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  1. #1
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    Feb 2011
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    Unanswered: Is stored procedure are similar to prepared statement?

    I am trying to figure out what is basic difference between stored procedure and prepared statement, It seems same to me,
    we do create sp before and call it with different IN or Out parameter, likewise prepared statement, we create before and used with different value,
    i think one thing is different, we can not keep prepared statement for next time like stored procedure, we can use sp in different project but not prepared statement,
    Is this is a difference between these two mysql concept?
    I am using mysql c api for database connectivity,
    ex- select * from table name where id=? for this i can use sp or prepared statement both, what i should use, what is basic feature of prepared statement, which scenario i should use these two concept
    one thing is more , i read out only once prepared statement is parsed, it shows fast execution of query, what is actual meaning of this, how it is benifit, if possible then give me example where prepared statement is best alternative.
    Thanks in advance.
    Amit Pathak
    S/w Developer
    Zero Systems Pvt Ltd..

  2. #2
    Join Date
    Sep 2009
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    San Sebastian, Spain
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    There is nothing similar between both except it is possible to use prepare statements in stored procedures. Prepare statements are extremely useful when you have to dynamically create SQL statements. For instance, you are not sure of which table you need to call or which fields of a table to access, then prepare statements will allow you to do that.

    Stored procedures on the other hand allow you to group SQL statements together along with flow control to achieve and higher levels of business logic within the database.

    The database server cache's your SQL statements as they are being sent to the server, parsed and executed. As stored procedures contains a lot of static SQL statements (they can also contain prepare statements for dynamic but this is not the norm), the SQL statements will already be cached and will simply need to be executed giving better overall performance. Dynamic SQL statements may or may not already exist in the server cache in which case it may end up having the parse and execute. A once off call will not indicate the performance differences but if you are looping through millions of records then the performance difference will be more noticeable.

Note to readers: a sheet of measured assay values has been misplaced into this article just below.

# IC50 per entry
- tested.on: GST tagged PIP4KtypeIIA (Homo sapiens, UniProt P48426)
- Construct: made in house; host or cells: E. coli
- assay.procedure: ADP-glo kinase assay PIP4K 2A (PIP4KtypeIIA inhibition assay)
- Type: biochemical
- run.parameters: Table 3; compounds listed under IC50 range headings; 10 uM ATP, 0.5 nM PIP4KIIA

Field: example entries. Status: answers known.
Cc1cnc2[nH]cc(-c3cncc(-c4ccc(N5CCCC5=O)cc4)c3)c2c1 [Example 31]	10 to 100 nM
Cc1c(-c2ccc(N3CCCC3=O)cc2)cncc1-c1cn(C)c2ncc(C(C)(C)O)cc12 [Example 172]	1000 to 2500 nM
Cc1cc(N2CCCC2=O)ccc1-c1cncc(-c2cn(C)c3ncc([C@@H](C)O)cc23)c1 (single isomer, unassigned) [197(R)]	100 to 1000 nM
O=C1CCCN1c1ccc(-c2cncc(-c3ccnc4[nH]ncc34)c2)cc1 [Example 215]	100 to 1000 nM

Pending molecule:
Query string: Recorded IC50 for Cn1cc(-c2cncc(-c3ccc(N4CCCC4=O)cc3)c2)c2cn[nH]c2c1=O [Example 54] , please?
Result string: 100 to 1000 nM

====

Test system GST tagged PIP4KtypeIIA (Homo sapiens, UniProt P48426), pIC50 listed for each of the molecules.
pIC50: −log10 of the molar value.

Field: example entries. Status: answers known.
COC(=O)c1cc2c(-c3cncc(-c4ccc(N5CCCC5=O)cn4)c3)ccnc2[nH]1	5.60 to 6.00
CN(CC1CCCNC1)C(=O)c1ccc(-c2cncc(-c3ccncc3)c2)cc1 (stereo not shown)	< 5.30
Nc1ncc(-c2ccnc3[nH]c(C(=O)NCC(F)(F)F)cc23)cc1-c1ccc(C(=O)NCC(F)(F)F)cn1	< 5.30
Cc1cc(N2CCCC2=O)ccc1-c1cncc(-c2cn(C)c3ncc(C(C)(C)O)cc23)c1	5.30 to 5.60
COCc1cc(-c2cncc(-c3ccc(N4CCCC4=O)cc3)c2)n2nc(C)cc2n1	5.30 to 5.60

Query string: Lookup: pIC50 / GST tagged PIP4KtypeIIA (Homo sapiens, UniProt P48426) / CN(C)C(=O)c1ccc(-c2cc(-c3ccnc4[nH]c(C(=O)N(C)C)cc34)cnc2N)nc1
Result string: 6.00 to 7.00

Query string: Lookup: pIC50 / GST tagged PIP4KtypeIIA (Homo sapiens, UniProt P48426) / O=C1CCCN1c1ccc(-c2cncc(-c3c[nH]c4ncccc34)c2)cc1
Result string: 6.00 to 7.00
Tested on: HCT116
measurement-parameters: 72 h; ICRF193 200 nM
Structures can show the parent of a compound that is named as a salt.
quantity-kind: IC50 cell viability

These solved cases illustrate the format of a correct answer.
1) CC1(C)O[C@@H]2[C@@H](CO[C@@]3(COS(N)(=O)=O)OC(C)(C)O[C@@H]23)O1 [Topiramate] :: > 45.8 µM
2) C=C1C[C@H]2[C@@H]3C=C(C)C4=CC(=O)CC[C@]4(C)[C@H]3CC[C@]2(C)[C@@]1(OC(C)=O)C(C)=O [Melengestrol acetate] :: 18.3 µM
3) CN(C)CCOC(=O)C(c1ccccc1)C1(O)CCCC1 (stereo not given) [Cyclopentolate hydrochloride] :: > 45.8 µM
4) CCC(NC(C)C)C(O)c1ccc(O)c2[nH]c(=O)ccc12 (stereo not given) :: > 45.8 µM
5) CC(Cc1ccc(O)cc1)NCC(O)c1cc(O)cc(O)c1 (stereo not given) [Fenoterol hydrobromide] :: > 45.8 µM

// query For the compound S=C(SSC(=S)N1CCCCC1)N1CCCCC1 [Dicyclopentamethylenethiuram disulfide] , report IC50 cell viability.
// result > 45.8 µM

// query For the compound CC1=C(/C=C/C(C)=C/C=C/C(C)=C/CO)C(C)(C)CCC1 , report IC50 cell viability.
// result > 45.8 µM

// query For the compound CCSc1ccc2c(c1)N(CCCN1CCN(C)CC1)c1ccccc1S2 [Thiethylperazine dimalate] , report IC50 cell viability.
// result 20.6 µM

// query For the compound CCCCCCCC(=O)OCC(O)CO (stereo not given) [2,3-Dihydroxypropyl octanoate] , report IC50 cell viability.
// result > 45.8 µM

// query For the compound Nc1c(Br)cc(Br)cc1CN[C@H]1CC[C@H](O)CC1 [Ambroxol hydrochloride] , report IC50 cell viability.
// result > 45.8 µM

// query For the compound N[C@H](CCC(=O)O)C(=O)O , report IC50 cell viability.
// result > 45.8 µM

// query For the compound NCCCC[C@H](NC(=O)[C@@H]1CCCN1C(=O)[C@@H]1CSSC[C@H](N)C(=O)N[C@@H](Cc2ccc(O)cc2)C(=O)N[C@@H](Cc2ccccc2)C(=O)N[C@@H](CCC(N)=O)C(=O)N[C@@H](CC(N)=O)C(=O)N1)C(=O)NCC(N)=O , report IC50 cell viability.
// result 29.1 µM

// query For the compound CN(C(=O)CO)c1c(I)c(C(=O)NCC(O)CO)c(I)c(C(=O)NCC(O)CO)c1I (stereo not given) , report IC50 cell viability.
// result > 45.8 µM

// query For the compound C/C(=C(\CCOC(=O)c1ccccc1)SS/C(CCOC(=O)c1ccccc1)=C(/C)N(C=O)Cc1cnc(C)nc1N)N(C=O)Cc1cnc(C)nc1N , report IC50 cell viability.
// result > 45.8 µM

Also if you think about it, if you have a client application on a separate server than your database. Each SQL statement needs to be sent across the network which is expensive but computing standards, so by having all the SQL statements executed in a single unit (stored procedure) implies less network traffic which again speeds up the overall processing.

    A final advantage of having stored procedures is that this can contain your business logic. For example, data needs to be validated and updated in multiple tables based on your business rules. It then means that your logic is contained in a single location. Then whether you are using java, PHP, C you make the same call to the stored procedure. If you need to change the business logic this needs to be changed in one single location rather then in multiple interfaces.

    On the flip side stored procedures basically tie you in with a single database vendor. Migrating from one database flavour to another implies a rewrite of the stored procedures as they are usually not portable.